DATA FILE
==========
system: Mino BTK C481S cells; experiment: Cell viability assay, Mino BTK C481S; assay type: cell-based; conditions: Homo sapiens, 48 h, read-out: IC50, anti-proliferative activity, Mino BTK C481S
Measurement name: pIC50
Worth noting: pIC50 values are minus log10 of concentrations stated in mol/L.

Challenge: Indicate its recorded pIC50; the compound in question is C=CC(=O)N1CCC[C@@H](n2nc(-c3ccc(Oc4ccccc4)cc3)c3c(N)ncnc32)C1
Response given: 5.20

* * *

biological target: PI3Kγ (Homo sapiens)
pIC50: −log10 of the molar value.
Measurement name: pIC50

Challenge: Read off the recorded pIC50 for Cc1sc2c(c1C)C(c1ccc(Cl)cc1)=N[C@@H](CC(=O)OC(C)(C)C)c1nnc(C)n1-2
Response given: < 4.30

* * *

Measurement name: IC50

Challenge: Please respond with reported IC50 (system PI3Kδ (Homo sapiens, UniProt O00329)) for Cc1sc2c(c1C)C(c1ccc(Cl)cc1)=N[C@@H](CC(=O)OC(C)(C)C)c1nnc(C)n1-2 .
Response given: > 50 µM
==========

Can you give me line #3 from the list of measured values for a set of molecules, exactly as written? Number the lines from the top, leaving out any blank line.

Worth noting: pIC50 values are minus log10 of concentrations stated in mol/L.